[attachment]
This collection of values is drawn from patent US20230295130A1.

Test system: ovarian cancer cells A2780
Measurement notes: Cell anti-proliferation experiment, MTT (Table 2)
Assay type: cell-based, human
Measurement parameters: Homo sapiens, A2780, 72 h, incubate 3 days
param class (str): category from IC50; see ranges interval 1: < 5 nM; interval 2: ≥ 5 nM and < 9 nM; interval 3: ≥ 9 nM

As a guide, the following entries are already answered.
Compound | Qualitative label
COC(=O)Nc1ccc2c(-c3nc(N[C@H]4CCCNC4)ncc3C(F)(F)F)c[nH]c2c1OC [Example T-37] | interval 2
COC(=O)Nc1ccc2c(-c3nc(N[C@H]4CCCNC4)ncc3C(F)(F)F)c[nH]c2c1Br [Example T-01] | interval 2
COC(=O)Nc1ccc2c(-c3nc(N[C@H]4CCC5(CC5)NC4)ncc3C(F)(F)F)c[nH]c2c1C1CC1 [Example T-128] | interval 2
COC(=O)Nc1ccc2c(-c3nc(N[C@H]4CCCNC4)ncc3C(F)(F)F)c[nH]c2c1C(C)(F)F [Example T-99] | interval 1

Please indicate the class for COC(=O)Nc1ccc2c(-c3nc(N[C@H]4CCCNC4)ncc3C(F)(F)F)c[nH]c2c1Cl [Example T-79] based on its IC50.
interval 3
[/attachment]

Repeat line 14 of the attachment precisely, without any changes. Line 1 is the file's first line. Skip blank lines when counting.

interval 3